Changes in behavioral sequences
The shelf provides a complex behavioral task; the cockroach can either climb over or tunnel under it. In naïve cockroaches the primary determinant is the manner in which the antennae contact the shelf. Climbing occurs when both antennae touch the top of the shelf, and tunneling occurs when both antennae touch the underside (Harley et al., 2009). However, in the light, tunneling predominates; whereas in the dark climbing and tunneling have an equal probability of occurring. Our pre-lesion results were consistent with that earlier study. However, after the lesion the overall incidence of climbing decreased, so that there was no longer a significant difference between the two light conditions (Fig. 4A).
The role of antennae in the choice to tunnel or climb was established through the development of ethograms that described the transitions among various sub-behaviors (Harley et al., 2009). To assess whether or not similar transitions occurred in individuals with brain lesions, we created four new ethograms of this behavior for pre-lesion and post-lesion trials run under the two light conditions. Despite the striking similarity between the pre-lesion shelf ethogram and that of naïve individuals [compare Fig. 4B,D with figure 2B,E in Harley et al. (Harley et al., 2009)], changes were noted in the ethogram after the brain lesion (Fig. 4C,E). These changes included the addition of new transitions (Fig. 4C,E shown in red), increases in rare transitions (shown in yellow) and decreases in other transitions (shown in blue). This breakdown in the normal sequence of behaviors at a shelf may be indicative of changes in planned movement and/or changes in the ability to sense the shelf. Individuals exhibiting these behaviors all had lesions to the CC or the ACT (Fig. 4F,G,H).
Changes in turning behavior
Similar to the response to a shelf, where antennal contact directs the decision to climb or tunnel, antennal contact with a wall induces turning. Furthermore, antennal contact also influences turning direction, as cockroaches will typically turn away from antennal contact with a wall. Before the lesion most cockroaches consistently turned in response to antennal contact with a wall (98% of pre-lesion trials), but this failed to occur in 40% of the post-lesion trials. This failure resulted in the cockroach hitting its head on the wall, after which the cockroach would execute a turn. Such ‘delayed turning’ behavior increased significantly under both lighting conditions in individuals with lesions to the MB (P<0.001), PB (P<0.001), FB (P<0.001), EB (P<0.001) and LAL (P<0.001) (Fig. 5A,B). Only two individuals with FB lesions failed to show this behavioral change. Both of which had lesions to the center of the FB (Fig. 5C,D).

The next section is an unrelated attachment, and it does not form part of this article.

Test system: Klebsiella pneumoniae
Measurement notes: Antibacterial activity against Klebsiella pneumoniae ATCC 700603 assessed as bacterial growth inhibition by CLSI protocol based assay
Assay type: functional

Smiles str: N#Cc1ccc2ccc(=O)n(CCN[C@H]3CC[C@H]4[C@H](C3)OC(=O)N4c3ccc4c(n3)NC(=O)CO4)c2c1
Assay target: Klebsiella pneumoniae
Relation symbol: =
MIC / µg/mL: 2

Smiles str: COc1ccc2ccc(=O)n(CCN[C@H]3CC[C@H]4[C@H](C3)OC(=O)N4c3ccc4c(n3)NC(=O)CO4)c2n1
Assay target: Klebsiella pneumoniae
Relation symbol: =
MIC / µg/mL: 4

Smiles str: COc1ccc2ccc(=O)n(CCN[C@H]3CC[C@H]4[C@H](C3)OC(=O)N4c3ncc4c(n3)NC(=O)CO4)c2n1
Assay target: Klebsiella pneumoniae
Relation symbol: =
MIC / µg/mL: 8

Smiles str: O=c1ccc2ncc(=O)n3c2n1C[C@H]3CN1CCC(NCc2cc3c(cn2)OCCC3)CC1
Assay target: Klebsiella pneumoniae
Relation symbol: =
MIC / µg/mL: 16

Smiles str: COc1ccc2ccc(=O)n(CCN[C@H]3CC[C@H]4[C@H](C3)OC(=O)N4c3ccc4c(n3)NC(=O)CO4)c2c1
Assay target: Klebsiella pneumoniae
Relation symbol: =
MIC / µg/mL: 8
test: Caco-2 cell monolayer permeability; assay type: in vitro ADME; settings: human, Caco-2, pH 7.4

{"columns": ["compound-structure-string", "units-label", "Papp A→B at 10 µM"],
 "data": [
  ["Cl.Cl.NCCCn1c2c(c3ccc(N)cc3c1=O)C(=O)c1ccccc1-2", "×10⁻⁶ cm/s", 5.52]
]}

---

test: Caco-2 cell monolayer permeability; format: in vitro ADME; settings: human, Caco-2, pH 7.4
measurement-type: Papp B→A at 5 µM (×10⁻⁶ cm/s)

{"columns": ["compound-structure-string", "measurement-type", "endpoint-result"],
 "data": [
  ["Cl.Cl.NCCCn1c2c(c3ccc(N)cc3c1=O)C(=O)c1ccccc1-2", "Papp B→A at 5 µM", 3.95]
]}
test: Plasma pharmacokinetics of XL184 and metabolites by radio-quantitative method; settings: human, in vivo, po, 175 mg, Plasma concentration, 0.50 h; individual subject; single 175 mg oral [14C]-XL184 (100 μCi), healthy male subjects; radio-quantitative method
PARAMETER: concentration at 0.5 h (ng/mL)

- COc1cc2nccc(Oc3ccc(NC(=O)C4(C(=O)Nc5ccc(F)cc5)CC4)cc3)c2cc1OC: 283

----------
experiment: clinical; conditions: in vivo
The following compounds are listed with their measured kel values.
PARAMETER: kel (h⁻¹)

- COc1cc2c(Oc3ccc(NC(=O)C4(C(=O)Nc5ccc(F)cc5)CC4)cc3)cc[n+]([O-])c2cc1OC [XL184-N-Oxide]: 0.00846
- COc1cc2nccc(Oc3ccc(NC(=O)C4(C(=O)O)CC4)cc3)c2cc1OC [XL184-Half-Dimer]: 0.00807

Delayed turning is not the only turning abnormality noticed after the lesion. Some individuals completely failed to turn or turned in the wrong direction. During failed turns, unlike in delayed turning, after hitting their head on the wall individuals never made a turn greater than 30 deg. In pre-lesion trials, all individuals turned at least 30 deg over the course of eight steps (Fig. 6A), whereas post-lesion, some individuals failed to turn at least 30 deg in either direction (Fig. 6). The increase in failure to turn was present in individuals with LAL lesions (P<0.001; Fig. 7A).
Some individuals managed to turn at least 30 deg, but did so in the wrong direction. This behavior was significant in individuals with FB lesions (P<0.05; Fig. 7B). More specifically, individuals with lesions in the lateral regions of the FB often turned in the wrong direction (P<0.05), whereas those with lesions to the middle of the FB did not (Fig. 6D and Fig. 7B inset).
The combination of these turning abnormalities resulted in quantifiable changes to the mean turn angle (Fig. 6). Individuals with lesions outside the CC showed no significant change in mean turning angle. By contrast, individuals with LAL lesions (P<0.001) exhibited a significant change. This change approached, but did not reach, significance for individuals with FB lesions. However, when the FB was separated into its medial and lateral components, changes in turn angle were significant in individuals with lesions to the lateral, but not the medial FB (P<0.05; P>0.2, respectively).
These directional turning deficits may be limited to a single direction. For this reason we examined whether or not turning abnormalities occurred when turning in the direction ipsilateral to the side of the lesion or contralateral to it. In other words, we examined whether an individual with a lesion on the right side of a given neuropil had deficits that were restricted to right (ipsilateral) and/or left (contralateral) turns. Individuals with LAL lesions exhibited significant changes in mean turn angle for both ipsilateral and contralateral directions (Fig. 8B; P<0.0001, P<0.0001). These mean turn directions were not significantly different from one another. By contrast, individuals with lateral FB lesions only exhibited significant changes in mean turn angle during contralateral turns (Fig. 8A; P<0.0001). The turning angle for ipsilateral turns was not significantly different from pre-lesion trials (Fig. 8A; P<0.2). Furthermore, all but one of the abnormal turns was in the contralateral direction. Thus, an individual with an FB lesion on the right side would exhibit abnormalities when turning left but show no abnormalities when turning to the right (Fig. 8). Similarly, individuals with PB lesions also exhibited abnormalities only in contralateral turns. By contrast, individuals with EB or LAL lesions showed abnormalities in both directions. Interestingly, individuals with LAL lesions that exhibited turn abnormalities in a single direction only did so during ipsilateral turns (Fig. 8C).